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Hypercar Manufacturers Braced for Two-Car Mandate

Cadillac, Lamborghini, Isotta Fraschini all acknowledge potential two-car requirement for Hypercar class in 2025 WEC…

Photo: Lamborghini

Figures representing Cadillac, Lamborghini and Isotta Fraschini have all acknowledged the possibility that they may be required by regulation to expand to two-car efforts for the 2025 FIA World Endurance Championship season.

Reports emerged in the build-up to last weekend’s 6 Hours of Imola that WEC organizers are evaluating a requirement for manufacturers to enter two cars each as part of efforts to expand to a 40-car grid for next year, with an e-vote set to take place regarding the matter next month.

Cadillac Racing, Lamborghini Iron Lynx and Isotta Fraschini Duqueine would all directly be affected by such a mandate as each currently only has a single entry on the grid, while Heart of Racing Team has previously stated that it would enter “at least one” Aston Martin Valkyrie when it joins the top class in 2025.

However, it is understood that any changes would not affect customer teams such as Porsche outfits JOTA – which in any case is in the running to join forces with Cadillac next season – and Proton Competition as well as Ferrari satellite team AF Corse.

GM sports car racing program manager Laura Wontrop Klauser didn’t give anything away about Cadillac’s 2025 plans but said the marque would react if needed.

“Rules are rules, right?” she said. “We’ll have to wait and see gets rolled out for next year and we’ll have to respond accordingly when we hear what the regulations are.”

Lamborghini’s chief technical officer Rouven Mohr said it’s “too early to say” how a two-car mandate would impact the Italian manufacturer’s plans for the second season with the SC63, one example of which is also running in the IMSA Michelin Endurance Cup.

“If it’s communicated, we are preparing at the moment what would it mean inside Lamborghini and outside Lamborghini with our team, Iron Lynx, what would be the consequences,” said Mohr.

“It depends also a little bit on the boundary conditions. It’s not only about the car. If you run a championship like this, you have a lot of additional factors like marketing and so on. You have to understand also hospitality issues, sharing garages and so on.

“There are a lot of trivial things and at the moment, it’s not yet clear what would it mean to have this second car.”

Isotta Fraschini would arguably face the biggest challenge in scaling up to a second car for 2025, although the boutique Italian manufacturer had been planning to enter two of its Tipo 6 Competiziones this year, one each with Duqueine and Vector Sport, until it became clear it would only be granted one entry.

Duqueine team principal Max Favard told Sportscar365 that his team is “working at the minute” with Isotta to be ready for a potential expansion, but warned that the WEC shouldn’t make it too difficult for smaller manufacturers to enter the series in the future.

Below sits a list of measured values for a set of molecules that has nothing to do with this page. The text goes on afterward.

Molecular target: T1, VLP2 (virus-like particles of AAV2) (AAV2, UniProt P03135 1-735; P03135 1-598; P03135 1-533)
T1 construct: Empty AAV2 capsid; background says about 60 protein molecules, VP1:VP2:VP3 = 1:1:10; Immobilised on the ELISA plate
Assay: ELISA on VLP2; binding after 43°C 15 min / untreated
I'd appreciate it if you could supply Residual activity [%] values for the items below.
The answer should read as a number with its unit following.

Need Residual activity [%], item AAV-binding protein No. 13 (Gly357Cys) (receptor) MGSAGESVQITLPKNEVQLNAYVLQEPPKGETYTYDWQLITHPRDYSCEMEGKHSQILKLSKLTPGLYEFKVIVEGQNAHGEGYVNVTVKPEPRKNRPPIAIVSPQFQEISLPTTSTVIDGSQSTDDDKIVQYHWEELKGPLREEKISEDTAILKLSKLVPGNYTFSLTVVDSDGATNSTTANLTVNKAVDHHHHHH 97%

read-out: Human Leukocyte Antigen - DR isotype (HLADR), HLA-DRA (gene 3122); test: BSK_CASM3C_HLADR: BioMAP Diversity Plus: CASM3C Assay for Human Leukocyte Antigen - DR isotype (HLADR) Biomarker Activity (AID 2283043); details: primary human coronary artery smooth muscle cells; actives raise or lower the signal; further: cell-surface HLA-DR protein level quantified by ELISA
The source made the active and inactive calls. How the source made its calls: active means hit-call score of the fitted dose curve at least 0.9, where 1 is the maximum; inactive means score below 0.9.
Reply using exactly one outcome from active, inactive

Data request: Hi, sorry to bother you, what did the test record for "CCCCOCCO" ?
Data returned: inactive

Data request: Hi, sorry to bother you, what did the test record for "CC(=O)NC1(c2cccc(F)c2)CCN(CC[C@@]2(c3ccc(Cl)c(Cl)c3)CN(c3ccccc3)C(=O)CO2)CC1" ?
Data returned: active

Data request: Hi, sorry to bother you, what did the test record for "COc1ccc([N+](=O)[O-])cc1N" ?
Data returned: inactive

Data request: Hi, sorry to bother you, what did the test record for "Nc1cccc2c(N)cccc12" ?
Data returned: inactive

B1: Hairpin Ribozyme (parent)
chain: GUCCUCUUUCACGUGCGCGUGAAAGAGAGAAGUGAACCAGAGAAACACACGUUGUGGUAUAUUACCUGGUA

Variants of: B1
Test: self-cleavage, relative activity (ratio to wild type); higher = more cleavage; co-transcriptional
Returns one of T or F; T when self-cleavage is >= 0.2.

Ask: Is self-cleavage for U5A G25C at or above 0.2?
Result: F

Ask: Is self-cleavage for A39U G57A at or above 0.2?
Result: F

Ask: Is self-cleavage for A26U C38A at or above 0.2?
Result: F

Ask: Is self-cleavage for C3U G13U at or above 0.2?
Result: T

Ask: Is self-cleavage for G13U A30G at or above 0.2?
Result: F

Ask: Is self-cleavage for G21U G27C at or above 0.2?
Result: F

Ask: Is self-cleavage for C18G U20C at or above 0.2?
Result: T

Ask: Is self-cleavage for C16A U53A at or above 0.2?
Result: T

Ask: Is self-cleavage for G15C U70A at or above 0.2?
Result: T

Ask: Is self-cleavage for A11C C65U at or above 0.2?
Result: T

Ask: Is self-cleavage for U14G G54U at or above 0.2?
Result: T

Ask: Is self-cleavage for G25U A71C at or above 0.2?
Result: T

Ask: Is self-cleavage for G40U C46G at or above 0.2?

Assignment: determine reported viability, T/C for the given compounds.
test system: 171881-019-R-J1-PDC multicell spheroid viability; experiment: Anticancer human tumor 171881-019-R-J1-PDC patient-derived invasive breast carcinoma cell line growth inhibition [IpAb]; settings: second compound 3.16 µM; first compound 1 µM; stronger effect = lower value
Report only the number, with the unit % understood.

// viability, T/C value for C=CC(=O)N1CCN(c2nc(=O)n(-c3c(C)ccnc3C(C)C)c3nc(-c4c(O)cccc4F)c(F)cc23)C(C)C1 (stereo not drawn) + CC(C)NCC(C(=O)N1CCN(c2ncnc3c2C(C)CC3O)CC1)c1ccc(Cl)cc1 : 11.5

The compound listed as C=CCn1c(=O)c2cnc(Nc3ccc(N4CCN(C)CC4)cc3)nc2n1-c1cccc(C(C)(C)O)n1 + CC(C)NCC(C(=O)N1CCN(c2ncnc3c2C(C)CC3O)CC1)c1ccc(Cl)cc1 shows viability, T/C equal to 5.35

“A two-car team is a big challenge,” said Favard. “There are a lot of parameters to take into account, the driver lineups, sponsors… this year is a big year for bringing the evolution to year two.

“At the same time, the two-car mandate is something we have to say… for structures that are human, it’s something you can lock a project for year two, or year three if you must have an upgrade to stay alive. It can reduce a bit the diversity of the grid, if they go mandatory two cars.

“This is a topic we are aware of, and we accept the rules, but they are listening to different manufacturers with different approaches. They have to keep alive the small structures and give them these options.”

Favard acknowledged that finding drivers with budget would be “part of the discussion” to enable Isotta to run a second car in 2025, while also expressing optimism that a two-car entry from the marque would be accepted.

“If you push [manufacturers] for a two car entry, you must provide two entries [to them],” he said. “The WEC needs to figure this out taking into account all the different teams. They have a hard decision to take.

“We shouldn’t be overconfident, but we need to work in this direction.”

Assuming no changes to the 18-strong LMGT3 field, a 40-car grid would have room for nine two-car teams in Hypercar plus four customer cars, as there are now, or ten two-car teams plus two customer cars, assuming that all the existing manufacturers stay on board and are joined by Aston Martin as planned by the British marque.

Davey Euwema contributed to this report

Jamie Klein is Sportscar365's Asian editor. Japan-based Klein, who previously worked for Motorsport Network on the Motorsport.cоm and Autosport titles, covers the FIA World Endurance Championship and SUPER GT, among other series.

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